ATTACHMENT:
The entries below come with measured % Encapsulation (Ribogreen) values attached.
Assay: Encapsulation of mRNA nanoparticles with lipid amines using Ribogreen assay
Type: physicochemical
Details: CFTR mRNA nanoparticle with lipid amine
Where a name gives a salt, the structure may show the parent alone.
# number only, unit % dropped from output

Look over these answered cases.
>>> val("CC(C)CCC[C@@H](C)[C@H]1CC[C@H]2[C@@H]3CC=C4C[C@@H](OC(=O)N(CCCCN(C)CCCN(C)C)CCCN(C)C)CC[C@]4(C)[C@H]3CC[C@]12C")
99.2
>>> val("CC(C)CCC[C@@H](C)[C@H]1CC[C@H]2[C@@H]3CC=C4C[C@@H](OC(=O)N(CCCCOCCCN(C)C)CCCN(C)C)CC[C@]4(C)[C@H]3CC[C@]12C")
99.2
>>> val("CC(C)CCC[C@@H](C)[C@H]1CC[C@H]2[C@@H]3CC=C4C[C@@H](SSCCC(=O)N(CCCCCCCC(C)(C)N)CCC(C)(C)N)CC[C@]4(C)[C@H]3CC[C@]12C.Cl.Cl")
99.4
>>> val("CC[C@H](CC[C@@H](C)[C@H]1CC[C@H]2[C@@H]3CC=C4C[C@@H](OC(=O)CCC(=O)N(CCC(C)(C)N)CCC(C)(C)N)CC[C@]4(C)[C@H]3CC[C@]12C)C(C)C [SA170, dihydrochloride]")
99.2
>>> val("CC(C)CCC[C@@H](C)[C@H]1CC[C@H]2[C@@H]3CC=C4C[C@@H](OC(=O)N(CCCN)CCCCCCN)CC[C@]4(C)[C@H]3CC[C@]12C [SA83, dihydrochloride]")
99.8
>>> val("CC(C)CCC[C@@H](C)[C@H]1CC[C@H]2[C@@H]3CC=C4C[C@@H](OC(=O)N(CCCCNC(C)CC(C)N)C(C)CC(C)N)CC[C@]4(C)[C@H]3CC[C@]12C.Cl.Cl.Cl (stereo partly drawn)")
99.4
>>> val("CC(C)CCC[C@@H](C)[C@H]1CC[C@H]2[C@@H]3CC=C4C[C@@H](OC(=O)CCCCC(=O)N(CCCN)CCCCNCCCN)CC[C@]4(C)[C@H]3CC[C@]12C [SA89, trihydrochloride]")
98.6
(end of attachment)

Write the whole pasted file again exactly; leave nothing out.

The entries below come with measured % Encapsulation (Ribogreen) values attached.
Assay: Encapsulation of mRNA nanoparticles with lipid amines using Ribogreen assay
Type: physicochemical
Details: CFTR mRNA nanoparticle with lipid amine
Where a name gives a salt, the structure may show the parent alone.
# number only, unit % dropped from output

Look over these answered cases.
>>> val("CC(C)CCC[C@@H](C)[C@H]1CC[C@H]2[C@@H]3CC=C4C[C@@H](OC(=O)N(CCCCN(C)CCCN(C)C)CCCN(C)C)CC[C@]4(C)[C@H]3CC[C@]12C")
99.2
>>> val("CC(C)CCC[C@@H](C)[C@H]1CC[C@H]2[C@@H]3CC=C4C[C@@H](OC(=O)N(CCCCOCCCN(C)C)CCCN(C)C)CC[C@]4(C)[C@H]3CC[C@]12C")
99.2
>>> val("CC(C)CCC[C@@H](C)[C@H]1CC[C@H]2[C@@H]3CC=C4C[C@@H](SSCCC(=O)N(CCCCCCCC(C)(C)N)CCC(C)(C)N)CC[C@]4(C)[C@H]3CC[C@]12C.Cl.Cl")
99.4
>>> val("CC[C@H](CC[C@@H](C)[C@H]1CC[C@H]2[C@@H]3CC=C4C[C@@H](OC(=O)CCC(=O)N(CCC(C)(C)N)CCC(C)(C)N)CC[C@]4(C)[C@H]3CC[C@]12C)C(C)C [SA170, dihydrochloride]")
99.2
>>> val("CC(C)CCC[C@@H](C)[C@H]1CC[C@H]2[C@@H]3CC=C4C[C@@H](OC(=O)N(CCCN)CCCCCCN)CC[C@]4(C)[C@H]3CC[C@]12C [SA83, dihydrochloride]")
99.8
>>> val("CC(C)CCC[C@@H](C)[C@H]1CC[C@H]2[C@@H]3CC=C4C[C@@H](OC(=O)N(CCCCNC(C)CC(C)N)C(C)CC(C)N)CC[C@]4(C)[C@H]3CC[C@]12C.Cl.Cl.Cl (stereo partly drawn)")
99.4
>>> val("CC(C)CCC[C@@H](C)[C@H]1CC[C@H]2[C@@H]3CC=C4C[C@@H](OC(=O)CCCCC(=O)N(CCCN)CCCCNCCCN)CC[C@]4(C)[C@H]3CC[C@]12C [SA89, trihydrochloride]")
98.6